Interventional
Phase 1
Endpoint Classification: Pharmacokinetics Study
Masking: Open Label
Primary Purpose: Treatment
HIV Infections
Drug: Stavudine
Not Provided
Browne MJ, Mayer KH, Chafee SB, Dudley MN, Posner MR, Steinberg SM, Graham KK, Geletko SM, Zinner SH, Denman SL, et al. 2',3'-didehydro-3'-deoxythymidine (d4T) in patients with AIDS or AIDS-related complex: a phase I trial. J Infect Dis. 1993 Jan;167(1):21-9.

*   Includes publications given by the data provider as well as publications identified by ClinicalTrials.gov Identifier (NCT Number) in Medline.
 
Terminated
35
Not Provided
Not Provided

Inclusion Criteria

Patients must have:

  • Diagnosis of AIDS or AIDS related complex (ARC).
  • Previous intolerance to daily doses of up to 1200 mg of zidovudine (AZT) demonstrated by a decrease in hemoglobin levels of 2 - 8.5 g/dl or AZT-related depression of neutrophils of 200 - 750 cells/mm3.
  • Ability to provide informed consent.

Prior Medication:

Allowed:

  • Zidovudine (AZT).

Exclusion Criteria

Co-existing Condition:

Patients with the following are excluded:

  • AIDS-defining opportunistic infection on enrollment.
  • Intractable diarrhea.
  • History of seizures within past 2 years or currently requiring anticonvulsants for control.
  • Any other clinical conditions or prior therapy which in the opinion of the investigator would make the patient unsuitable for study or unable to comply with the dosing requirements.

Concurrent Medication:

Excluded:

  • Systemic maintenance or chemoprophylaxis for opportunistic infection (includes dapsone, acyclovir).
  • Systemic therapy with this or any other antiretroviral drug (except zidovudine (AZT)) or investigational drug.
  • Ribavirin.
  • Cytotoxic anticancer therapy.
  • Any agent known as a potent inducer or inhibitor of drug-metabolizing enzymes (includes rifampin and barbiturates).
  • Trimethoprim / sulfamethoxazole (TMP / SMX).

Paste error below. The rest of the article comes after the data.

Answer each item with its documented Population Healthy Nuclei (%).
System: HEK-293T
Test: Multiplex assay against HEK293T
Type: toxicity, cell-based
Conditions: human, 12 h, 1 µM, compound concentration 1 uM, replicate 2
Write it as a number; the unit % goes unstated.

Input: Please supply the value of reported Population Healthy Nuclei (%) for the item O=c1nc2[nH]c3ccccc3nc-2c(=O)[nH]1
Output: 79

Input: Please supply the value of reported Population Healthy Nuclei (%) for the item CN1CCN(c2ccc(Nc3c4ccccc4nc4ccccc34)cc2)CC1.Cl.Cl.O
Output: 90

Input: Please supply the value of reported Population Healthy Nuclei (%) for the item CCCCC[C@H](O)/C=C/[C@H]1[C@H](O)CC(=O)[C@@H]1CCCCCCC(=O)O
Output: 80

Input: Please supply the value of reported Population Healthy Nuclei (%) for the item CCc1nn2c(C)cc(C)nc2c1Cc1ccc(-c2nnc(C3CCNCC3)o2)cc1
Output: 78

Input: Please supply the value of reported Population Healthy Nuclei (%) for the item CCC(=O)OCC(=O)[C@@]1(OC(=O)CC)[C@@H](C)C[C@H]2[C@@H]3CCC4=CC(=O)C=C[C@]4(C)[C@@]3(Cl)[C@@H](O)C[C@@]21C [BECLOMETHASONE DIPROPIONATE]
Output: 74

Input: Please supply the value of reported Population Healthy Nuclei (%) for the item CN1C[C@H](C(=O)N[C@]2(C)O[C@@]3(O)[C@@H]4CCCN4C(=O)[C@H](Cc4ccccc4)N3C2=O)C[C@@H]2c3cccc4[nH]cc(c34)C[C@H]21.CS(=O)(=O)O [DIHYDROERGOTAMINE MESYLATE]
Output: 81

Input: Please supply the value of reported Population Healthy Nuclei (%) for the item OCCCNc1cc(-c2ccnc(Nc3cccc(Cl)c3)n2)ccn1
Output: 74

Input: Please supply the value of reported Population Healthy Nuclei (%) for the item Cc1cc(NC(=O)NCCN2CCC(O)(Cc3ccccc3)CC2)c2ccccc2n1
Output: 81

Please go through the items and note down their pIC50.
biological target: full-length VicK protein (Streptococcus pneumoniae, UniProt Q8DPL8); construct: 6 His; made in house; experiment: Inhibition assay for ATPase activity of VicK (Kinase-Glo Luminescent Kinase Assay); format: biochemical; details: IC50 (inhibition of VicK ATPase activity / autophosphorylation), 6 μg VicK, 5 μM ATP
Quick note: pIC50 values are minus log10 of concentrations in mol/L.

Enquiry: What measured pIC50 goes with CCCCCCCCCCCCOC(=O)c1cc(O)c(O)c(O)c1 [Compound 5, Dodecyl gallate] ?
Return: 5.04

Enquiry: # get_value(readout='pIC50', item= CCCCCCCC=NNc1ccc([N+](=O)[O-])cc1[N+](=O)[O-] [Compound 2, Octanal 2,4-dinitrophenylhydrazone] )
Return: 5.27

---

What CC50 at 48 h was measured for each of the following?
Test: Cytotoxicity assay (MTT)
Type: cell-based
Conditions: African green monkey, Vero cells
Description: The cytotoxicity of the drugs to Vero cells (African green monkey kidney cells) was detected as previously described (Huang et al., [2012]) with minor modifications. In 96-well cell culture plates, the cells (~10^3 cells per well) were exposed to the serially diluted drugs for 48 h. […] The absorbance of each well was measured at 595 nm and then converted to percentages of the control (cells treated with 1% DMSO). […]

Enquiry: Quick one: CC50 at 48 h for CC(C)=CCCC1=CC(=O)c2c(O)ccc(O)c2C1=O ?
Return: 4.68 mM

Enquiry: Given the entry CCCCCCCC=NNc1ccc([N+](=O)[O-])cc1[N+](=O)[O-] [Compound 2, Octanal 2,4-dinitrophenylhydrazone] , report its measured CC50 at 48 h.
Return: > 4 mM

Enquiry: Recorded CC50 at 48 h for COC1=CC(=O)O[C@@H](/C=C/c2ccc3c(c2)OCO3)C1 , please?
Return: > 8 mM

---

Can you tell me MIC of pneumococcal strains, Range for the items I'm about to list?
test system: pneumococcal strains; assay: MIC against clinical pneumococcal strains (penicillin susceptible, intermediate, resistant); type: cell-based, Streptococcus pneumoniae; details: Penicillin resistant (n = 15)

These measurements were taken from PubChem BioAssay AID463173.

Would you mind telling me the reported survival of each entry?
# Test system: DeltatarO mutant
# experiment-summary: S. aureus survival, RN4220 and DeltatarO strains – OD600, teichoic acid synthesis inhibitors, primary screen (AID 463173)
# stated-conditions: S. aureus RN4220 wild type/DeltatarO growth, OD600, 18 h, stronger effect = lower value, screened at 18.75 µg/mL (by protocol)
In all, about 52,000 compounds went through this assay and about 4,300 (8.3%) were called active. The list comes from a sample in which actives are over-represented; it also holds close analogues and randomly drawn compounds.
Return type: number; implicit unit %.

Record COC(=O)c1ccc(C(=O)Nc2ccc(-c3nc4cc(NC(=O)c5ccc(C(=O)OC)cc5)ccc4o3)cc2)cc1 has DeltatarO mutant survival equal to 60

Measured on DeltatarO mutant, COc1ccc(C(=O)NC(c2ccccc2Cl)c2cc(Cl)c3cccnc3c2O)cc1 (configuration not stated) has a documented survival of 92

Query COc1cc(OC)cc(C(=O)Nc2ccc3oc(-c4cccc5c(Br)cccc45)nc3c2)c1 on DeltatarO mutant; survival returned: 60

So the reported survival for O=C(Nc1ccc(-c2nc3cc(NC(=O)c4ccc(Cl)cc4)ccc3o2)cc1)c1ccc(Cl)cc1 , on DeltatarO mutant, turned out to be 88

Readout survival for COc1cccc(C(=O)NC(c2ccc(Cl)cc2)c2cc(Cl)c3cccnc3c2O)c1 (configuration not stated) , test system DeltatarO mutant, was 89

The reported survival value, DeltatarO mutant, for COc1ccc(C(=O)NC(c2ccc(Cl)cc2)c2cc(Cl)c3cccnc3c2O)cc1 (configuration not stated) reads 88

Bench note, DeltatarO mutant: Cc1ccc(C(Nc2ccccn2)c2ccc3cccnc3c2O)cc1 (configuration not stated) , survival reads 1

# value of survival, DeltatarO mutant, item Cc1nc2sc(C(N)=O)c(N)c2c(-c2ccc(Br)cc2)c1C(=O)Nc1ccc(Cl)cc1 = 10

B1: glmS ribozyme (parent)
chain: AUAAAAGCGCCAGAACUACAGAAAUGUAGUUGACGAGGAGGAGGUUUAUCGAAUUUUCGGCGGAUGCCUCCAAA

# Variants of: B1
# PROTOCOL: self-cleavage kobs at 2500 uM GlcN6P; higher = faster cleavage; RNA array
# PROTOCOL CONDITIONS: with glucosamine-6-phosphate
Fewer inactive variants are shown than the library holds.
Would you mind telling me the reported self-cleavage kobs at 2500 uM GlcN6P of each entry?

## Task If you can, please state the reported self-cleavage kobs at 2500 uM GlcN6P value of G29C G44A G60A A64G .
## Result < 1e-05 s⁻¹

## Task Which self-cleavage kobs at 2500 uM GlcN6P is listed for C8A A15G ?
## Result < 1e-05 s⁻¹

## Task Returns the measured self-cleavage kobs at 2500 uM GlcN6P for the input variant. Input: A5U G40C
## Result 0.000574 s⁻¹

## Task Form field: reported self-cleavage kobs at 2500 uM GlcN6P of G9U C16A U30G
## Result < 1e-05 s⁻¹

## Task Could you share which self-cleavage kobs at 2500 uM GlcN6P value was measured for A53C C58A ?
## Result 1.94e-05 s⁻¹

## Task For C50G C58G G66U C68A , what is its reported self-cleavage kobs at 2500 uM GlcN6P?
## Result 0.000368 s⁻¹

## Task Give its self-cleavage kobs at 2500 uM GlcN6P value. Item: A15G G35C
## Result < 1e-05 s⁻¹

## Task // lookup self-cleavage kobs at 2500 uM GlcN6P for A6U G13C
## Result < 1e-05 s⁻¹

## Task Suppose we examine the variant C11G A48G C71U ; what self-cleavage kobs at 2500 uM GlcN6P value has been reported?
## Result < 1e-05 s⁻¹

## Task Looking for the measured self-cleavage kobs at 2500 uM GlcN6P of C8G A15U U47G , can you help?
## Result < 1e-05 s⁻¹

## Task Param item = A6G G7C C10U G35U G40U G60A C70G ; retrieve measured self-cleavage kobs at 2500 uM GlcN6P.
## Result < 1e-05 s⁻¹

Patients with the following are excluded:

  • AIDS-defining opportunistic infection on enrollment.
  • Intractable diarrhea.
  • History of seizures within past 2 years or currently requiring anticonvulsants for control.
  • Any other clinical conditions or prior therapy which in the opinion of the investigator would make the patient unsuitable for study or unable to comply with the dosing requirements.

Prior Medication:

Excluded within 2 weeks of study entry:

  • Any agent known as a potent inducer or inhibitor of drug-metabolizing enzymes (includes rifampin and barbiturates).

Excluded within 1 month of study entry:

  • Systemic therapy with this or any other antiretroviral drug (except zidovudine (AZT)) or investigational drug.

Excluded within 3 months of study entry:

  • Ribavirin.
  • Cytotoxic anticancer therapy.

Active alcohol or drug abuse sufficient in investigator's opinion to prevent adequate compliance with study therapy.

Both
18 Years and older
No
Contact information is only displayed when the study is recruiting subjects
United States
 
NCT00000686
ACTG 111, AI455-004
Not Provided
Not Provided
National Institute of Allergy and Infectious Diseases (NIAID)
Bristol-Myers Squibb
Not Provided
National Institute of Allergy and Infectious Diseases (NIAID)
May 1999

ICMJE     Data element required by the International Committee of Medical Journal Editors and the World Health Organization ICTRP